Overall optimism among small business owners about their economic futures has improved steadily since a sharp drop in December, according to a recent survey by the National Federation of Independent Business, although expectations for better business conditions in the next six months have declined.
The group tracks small business trends with its Small Business Optimism Index, which rose to 99.8 in April, up 1.6 points from March. That compares to 95.9 in December, which was well below the average value of 98 recorded since 1973.
While optimism has improved, a record 44 percent of small business owners reported having job openings they couldn’t fill.
“Small business owners are seeing a growth in sales but are stunted by not having enough workers,” said NFIB chief economist Bill Dunkelberg in a statement. “Finding qualified employees remains the biggest challenge for small businesses and is slowing economic growth. Owners are raising compensation, offering bonuses and benefits to attract the right employees.”
Rosemary Elebash, NFIB’s state director, said that Alabama-specific data isn’t available, but said in a statement that she’s hopeful the state’s refusal of federal unemployment funds will prompt people to fill open positions.
“Today in Alabama, there are more job postings than there are job applicants, but hopefully Governor Ivey’s decision to end federal pandemic-related unemployment benefits will encourage people to return to the workforce,” she said.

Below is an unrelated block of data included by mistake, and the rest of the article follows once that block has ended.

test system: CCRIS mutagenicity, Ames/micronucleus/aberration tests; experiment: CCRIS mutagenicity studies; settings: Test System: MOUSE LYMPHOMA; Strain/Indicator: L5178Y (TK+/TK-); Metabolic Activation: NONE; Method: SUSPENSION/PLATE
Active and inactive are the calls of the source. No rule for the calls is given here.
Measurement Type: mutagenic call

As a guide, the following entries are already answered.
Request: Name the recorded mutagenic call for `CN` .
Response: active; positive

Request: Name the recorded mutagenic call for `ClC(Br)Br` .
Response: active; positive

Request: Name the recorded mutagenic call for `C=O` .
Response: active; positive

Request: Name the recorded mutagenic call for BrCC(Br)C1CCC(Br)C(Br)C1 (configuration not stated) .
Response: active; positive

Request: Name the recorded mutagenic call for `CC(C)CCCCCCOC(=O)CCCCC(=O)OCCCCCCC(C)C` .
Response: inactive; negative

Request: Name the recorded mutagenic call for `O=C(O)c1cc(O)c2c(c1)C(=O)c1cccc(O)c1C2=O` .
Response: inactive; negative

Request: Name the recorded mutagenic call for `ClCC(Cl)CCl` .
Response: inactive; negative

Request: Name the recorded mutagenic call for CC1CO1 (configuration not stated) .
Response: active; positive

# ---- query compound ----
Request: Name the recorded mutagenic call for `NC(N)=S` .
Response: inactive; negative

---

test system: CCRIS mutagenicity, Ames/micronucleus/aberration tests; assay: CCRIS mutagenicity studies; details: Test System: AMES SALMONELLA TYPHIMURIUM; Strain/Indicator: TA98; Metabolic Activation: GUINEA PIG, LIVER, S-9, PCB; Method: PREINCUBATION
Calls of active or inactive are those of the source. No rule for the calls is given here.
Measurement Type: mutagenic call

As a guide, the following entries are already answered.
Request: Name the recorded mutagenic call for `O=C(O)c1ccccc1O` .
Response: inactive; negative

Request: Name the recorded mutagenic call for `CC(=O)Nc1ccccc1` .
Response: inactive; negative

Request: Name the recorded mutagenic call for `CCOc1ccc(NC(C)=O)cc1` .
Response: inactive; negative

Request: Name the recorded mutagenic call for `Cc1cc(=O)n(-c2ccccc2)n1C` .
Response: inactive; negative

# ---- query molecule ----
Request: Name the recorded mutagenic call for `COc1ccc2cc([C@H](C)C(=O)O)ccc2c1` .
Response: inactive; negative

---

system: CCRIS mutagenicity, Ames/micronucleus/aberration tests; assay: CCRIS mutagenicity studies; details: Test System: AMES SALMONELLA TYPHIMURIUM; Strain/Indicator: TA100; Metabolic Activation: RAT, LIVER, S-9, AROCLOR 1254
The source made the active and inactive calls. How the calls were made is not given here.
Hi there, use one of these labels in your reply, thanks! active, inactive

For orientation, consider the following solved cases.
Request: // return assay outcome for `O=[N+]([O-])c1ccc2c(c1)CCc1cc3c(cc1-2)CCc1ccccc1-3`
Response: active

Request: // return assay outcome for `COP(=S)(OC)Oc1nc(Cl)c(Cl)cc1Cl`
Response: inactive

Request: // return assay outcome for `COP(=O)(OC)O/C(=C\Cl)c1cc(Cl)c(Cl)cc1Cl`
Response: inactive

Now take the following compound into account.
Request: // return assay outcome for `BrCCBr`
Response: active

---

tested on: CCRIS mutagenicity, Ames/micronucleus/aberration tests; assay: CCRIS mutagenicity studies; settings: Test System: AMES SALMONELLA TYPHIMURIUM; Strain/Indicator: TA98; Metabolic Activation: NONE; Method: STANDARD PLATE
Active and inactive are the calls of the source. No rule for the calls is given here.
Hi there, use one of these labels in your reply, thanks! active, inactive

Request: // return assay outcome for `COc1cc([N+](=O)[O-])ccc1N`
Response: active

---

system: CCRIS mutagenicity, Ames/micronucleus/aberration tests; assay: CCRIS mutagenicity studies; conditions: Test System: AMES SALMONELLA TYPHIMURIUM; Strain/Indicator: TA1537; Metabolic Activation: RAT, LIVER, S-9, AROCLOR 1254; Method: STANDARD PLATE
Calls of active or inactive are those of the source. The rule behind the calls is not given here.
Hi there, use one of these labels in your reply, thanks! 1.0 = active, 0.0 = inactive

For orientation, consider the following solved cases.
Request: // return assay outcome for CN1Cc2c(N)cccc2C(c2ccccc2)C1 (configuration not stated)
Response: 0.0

The NFIB highlighted key findings of the survey:
- Eight of the 10 index components improved and two declined.
- The NFIB Uncertainty Index decreased one point to 80.
- Earnings trends over the past three months improved eight points to a net negative 7 percent.
- Owners have plans to invest in their businesses as the percentage of those planning to make capital expenditures in the next three to six months increased seven points to 27 percent.
- The percent of owners expecting better business conditions over the next six months fell seven points to a net negative 15 percent, surprisingly glum.
A seasonally adjusted net 31 percent of surveyed owners reported that they’ve increased their pay. A net 20 percent said they plan to raise compensation within the next three months. Eight percent said that labor costs were their top business problem while 24 percent said it was labor quality, unchanged from March. Quality of labor is the top overall concern.
Increases in compensation are being passed on to customers through higher prices, the survey found. The net percent of owners raising average selling prices increased 10 points from March to April to a seasonally adjusted net 36 percent. That’s the highest reading since it reached 43 percent in April 1981. The highest was 67 percent in October 1974, when inflation reached double-digit rates.
Wholesale owners reported price hikes most frequently, with 62 percent charging more and 3 percent charging less. That was followed by retail, with 46 percent going higher and 6 percent going lower.
Seasonally adjusted, a net 36 percent of owners said they plan price hikes, the highest reading since July 2008.